Charge of change of economic system
The first critical reaction to Agenda 2010 followed on May 23, 2003: 400 scientists signed the appeal to reform the welfare state instead of reducing it - fighting unemployment instead of punishing the unemployed! Another appeal recognized in Agenda 2010 the “dismantling of social fairness and social equality” and called for “short full time for everyone”.
In 2003, the economist Spiridon Paraskewopoulos also raised the question of whether the “Agenda 2010” was a deliberate “change in the economic system”. There was a discrepancy between the pessimistic portrayal of what he believed to be the economic situation in Germany and the actual successes. “According to the latest figures, Germany has now replaced the USA as the largest export nation. The latter speaks for the strong competitiveness and the great competitive advantage of the German economy in world trade. According to the so-called experts, the federal government, the opposition and the media, it is precisely this previously successful concept of an economic system that is no longer suitable for overcoming today's problems. [...] The German economy can allegedly no longer afford the most successful economic and social security system in German history. "
Consequences for the unemployed and welfare recipients
In a study on unemployment benefit II based on the data of the socio-economic panel, DIW Berlin comes to the conclusion: “The amalgamation of unemployment benefit and social assistance to form unemployment benefit II means a loss of income for more than half of those affected. Around a third were financially better off as a result of the reform. [...] The poverty rate of beneficiaries - a good half before the reform - increased to two thirds. "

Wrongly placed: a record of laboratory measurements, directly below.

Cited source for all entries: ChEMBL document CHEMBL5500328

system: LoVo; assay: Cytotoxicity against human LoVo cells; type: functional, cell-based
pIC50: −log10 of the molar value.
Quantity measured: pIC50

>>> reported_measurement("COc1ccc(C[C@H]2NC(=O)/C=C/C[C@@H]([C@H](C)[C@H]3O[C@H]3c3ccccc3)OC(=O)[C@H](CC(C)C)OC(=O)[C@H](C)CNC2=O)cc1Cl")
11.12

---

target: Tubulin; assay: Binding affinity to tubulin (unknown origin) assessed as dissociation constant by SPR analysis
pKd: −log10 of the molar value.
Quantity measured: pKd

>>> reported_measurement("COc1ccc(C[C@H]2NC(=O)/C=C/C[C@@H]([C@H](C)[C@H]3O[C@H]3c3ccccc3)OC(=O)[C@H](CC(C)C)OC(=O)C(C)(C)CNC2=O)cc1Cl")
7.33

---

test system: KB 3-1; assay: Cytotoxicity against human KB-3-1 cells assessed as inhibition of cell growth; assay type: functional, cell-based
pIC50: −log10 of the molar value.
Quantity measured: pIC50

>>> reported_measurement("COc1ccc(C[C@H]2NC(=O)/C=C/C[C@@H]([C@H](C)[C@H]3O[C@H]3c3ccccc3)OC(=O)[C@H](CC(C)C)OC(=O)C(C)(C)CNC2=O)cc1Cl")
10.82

Consequences for employees
A common allegation is that moderate unemployment figures have been bought at the cost of creating a large sector of precarious employment. The temporary work sector was massively expanded as part of Agenda 2010 . In particular, the elimination of the time limit on the leasing period led to the problematic independence of temporary work and a permanently precarious employment relationship. Temporary work is an attractive model for employers due to the low personnel costs and is therefore widely used.
Consequences for the social security
According to many critics, the measures of Agenda 2010 only contribute in the short term to solving the pension problem and reducing the rising costs of health insurance . More jobs are needed to increase the number of contributors to social security . For more employment, the costs for jobs are to be lowered by reducing non-wage labor costs.
Consequences for domestic consumption
According to the chief economist of the Financial Times Germany , Thomas Fricke , the Agenda 2010 only strengthened the upswing in a “relatively modest way”, but on the other hand it may have intensified and caused “collateral damage” such as consumer reluctance for fear of Hartz IV . This, in turn, is hindering the upswing from continuing.
“Agenda 2010, (…), that means lower ancillary wage costs , liberalized temporary work, mini-jobs, private pensions. That is ten euros practice fee and the heart of the reform: Hartz IV, the amalgamation of unemployment and social assistance at the low level of social assistance. The Greens have supported everything. But strictly speaking, the agenda was the matter of a group of men in the SPD who were born during the Second World War and grew up during the economic boom of the Adenauer era, men who took advantage of the advancement opportunities of the sixties and seventies and made their way to the top have worked. Gerhard Schröder , Franz Müntefering , Walter Riester , Wolfgang Clement , Hans Eichel , the advisors Bert Rürup and Peter Hartz and a few confidants of Schröder who thought in the background, especially his head of the chancellery: Frank-Walter Steinmeier , the next generation. "